Chemical Equilibrium in Ideal Gas Mixtures

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5.60 Spring
2005Lecture #23
Chemical Equilibrium in Ideal Gas Mixtures
Question:
What is the composition of a reacting mixture of ideal gases?
What are pN , pH , and pNH at equilibrium?
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2
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Let’s look at a more general case
The νi‘s are the stoichiometric coefficients.
Let’s take a mixture of A, B, C, and D with partial pressures
Is this mixture in equilibrium?
We can answer by finding ΔG if we allow the reaction to proceed further.
We know μi(T,p) for an ideal gas in a mixture
and we know that
But
where
is the chemical potential of species “i” at 1 bar and in a pure (not mixed) state.
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5.60 Spring
2005Lecture #23
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where
and
is the change in free energy associated with transforming pure reactants into pure
products.
Or
If
then the reaction will proceed spontaneously to form more
products
then the backward reaction is spontaneous
No spontaneous changes
Define
=> Equilibrium
the equilibrium constant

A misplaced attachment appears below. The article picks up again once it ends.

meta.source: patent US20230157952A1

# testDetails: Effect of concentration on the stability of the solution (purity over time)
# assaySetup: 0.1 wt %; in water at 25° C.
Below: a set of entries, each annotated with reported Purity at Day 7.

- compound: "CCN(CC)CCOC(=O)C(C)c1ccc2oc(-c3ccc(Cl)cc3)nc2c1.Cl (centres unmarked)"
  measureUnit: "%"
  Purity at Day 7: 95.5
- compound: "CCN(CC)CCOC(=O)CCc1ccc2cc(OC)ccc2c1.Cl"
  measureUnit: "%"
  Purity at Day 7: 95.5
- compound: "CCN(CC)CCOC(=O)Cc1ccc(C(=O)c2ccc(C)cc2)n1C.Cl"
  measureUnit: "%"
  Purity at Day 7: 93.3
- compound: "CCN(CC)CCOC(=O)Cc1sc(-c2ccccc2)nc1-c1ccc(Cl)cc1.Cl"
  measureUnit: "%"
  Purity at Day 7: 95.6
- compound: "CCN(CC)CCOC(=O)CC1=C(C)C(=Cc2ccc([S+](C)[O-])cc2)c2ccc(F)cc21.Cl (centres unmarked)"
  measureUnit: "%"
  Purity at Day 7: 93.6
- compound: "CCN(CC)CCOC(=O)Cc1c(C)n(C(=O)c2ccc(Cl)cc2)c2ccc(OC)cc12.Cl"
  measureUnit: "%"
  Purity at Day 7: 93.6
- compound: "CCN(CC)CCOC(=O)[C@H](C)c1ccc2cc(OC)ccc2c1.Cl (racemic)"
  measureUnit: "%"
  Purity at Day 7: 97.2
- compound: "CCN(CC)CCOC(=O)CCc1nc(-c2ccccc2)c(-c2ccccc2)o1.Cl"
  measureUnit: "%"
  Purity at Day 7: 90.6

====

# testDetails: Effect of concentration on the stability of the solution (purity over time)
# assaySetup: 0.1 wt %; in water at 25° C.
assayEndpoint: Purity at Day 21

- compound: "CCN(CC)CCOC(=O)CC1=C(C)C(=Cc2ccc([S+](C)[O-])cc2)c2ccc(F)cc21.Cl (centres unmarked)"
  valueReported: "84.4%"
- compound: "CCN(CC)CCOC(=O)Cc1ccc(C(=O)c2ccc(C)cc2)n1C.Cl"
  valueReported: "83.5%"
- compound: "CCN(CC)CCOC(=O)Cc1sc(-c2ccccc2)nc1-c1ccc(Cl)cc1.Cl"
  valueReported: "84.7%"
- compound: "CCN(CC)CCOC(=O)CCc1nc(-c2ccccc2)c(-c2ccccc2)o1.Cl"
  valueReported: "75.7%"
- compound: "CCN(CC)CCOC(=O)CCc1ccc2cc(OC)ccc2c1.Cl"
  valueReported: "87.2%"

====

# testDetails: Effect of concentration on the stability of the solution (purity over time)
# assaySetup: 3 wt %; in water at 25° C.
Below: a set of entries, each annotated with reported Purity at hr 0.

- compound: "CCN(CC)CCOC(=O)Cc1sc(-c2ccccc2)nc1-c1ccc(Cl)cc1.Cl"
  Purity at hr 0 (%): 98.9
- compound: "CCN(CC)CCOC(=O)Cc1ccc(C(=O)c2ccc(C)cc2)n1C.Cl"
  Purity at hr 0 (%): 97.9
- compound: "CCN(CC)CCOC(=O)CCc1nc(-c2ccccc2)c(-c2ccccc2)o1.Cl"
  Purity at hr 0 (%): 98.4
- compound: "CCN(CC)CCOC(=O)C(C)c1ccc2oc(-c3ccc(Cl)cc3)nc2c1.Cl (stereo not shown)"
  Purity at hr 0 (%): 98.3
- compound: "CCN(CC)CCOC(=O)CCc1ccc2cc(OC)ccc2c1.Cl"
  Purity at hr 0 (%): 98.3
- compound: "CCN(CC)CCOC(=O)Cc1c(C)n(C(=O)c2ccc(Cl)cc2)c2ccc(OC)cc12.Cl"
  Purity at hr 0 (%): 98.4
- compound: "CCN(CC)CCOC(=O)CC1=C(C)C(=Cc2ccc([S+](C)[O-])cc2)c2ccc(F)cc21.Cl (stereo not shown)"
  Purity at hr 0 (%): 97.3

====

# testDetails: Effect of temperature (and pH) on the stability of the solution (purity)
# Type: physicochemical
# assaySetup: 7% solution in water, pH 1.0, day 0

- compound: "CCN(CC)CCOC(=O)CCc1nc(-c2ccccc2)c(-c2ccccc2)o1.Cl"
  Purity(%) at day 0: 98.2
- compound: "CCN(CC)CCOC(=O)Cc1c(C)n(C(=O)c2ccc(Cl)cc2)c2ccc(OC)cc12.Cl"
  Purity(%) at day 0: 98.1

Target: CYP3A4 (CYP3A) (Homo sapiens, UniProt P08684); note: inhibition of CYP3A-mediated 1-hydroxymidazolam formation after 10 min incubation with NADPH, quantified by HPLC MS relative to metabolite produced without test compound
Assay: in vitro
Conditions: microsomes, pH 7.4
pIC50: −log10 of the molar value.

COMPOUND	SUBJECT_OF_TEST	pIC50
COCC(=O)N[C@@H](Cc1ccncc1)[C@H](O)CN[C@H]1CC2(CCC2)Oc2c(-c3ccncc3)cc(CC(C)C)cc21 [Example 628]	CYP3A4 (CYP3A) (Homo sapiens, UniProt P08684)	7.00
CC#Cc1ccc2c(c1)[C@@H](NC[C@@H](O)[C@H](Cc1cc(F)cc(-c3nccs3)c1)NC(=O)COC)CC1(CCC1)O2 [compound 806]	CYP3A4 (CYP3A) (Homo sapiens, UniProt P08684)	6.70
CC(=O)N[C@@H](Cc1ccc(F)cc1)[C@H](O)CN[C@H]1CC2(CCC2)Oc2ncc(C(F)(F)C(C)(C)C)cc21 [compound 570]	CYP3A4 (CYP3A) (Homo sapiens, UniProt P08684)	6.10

and
Note from this that Kp(T) is not a function of total pressure p.
5.60 Spring
2005Lecture #23
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It is KX = pwhich is KX( p,T) .
Recall that all pi values are divided by 1 bar, so Kp and KX are both unitless.
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Example:
T=289k
P=1 bar
Initial # Of moles
# moles at Eq.
Total# moles at Eq. = (a – x)+(b – x)+ 2x = a + b
Mole fraction
Let’s take a = 1 mol and b = 2 mol
We need to solve
A) Using approximation method:
5.60 Spring
2005Lecture #23
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K << 1, so we expect x << 1 also.
Assume
B) Exactly:
The “-“ sign gives a nonphysical result (negative x value)
Take the “+” sign only => x = 0.0044 mol (same)
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Effect of total pressure:
example
N2O4(g) = 2 NO2(g)
Total # moles at Eq. =
n – x + 2x = n + x
5.60 Spring
2005Lecture #23
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where α = x /n is the fraction reacted
∴
If p increases, α decreases
Le Chatelier’s Principle, for pressure:
An increase in pressure shifts the equilibrium so as to decrease the total # of moles,
reducing the volume.
In the example above, increasing p shifts the equilibrium toward the reactants.
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Another example:
Total # moles at Eq.
= 2 – 2x + 1 – x + 2x
= 3 – x
so we expect
5.60 Spring
2005Lecture #23
In this case, if p↑ then x↑ as expected from Le Chatelier’s principle.
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